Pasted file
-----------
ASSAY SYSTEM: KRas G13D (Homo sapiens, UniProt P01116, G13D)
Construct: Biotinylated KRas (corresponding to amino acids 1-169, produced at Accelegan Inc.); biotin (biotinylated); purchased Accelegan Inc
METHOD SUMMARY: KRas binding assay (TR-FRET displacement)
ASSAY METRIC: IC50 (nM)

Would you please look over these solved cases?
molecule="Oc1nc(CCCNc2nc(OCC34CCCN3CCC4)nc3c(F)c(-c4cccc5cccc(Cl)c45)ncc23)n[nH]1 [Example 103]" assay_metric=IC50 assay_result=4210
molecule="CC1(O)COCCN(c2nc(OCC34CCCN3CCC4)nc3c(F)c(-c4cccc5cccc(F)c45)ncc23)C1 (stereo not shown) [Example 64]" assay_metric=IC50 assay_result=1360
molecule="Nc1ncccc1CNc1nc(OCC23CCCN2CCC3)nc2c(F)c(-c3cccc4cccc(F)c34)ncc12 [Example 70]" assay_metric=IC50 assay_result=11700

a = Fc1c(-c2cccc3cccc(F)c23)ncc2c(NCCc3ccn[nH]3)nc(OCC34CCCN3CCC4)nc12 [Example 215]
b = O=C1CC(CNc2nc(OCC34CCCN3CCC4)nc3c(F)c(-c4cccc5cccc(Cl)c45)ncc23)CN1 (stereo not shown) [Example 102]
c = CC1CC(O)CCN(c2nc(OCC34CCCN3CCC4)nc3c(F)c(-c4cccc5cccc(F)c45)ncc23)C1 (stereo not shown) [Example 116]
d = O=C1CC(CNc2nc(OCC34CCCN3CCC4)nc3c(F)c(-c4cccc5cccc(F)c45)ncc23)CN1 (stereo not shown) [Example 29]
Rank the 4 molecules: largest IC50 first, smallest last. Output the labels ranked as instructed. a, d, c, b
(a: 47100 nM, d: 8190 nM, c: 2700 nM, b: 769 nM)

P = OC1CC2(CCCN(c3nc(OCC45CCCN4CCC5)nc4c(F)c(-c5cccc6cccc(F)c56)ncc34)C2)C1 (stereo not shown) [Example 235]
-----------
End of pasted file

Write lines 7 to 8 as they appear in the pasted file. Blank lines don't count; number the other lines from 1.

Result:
molecule="CC1(O)COCCN(c2nc(OCC34CCCN3CCC4)nc3c(F)c(-c4cccc5cccc(F)c45)ncc23)C1 (stereo not shown) [Example 64]" assay_metric=IC50 assay_result=1360
molecule="Nc1ncccc1CNc1nc(OCC23CCCN2CCC3)nc2c(F)c(-c3cccc4cccc(F)c34)ncc12 [Example 70]" assay_metric=IC50 assay_result=11700